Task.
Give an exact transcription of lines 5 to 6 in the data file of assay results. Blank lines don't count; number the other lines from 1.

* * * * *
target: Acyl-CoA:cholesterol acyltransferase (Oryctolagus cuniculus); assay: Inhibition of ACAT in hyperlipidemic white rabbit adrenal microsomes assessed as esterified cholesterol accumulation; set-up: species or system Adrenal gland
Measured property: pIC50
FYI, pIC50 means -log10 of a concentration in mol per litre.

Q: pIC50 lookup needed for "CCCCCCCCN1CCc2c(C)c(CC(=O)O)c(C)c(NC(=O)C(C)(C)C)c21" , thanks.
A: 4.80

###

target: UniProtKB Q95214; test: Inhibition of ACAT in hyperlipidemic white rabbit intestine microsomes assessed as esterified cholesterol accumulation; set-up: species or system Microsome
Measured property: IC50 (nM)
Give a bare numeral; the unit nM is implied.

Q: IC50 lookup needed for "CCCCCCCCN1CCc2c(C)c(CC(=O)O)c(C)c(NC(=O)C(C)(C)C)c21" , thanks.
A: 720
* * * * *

A: 4.80

###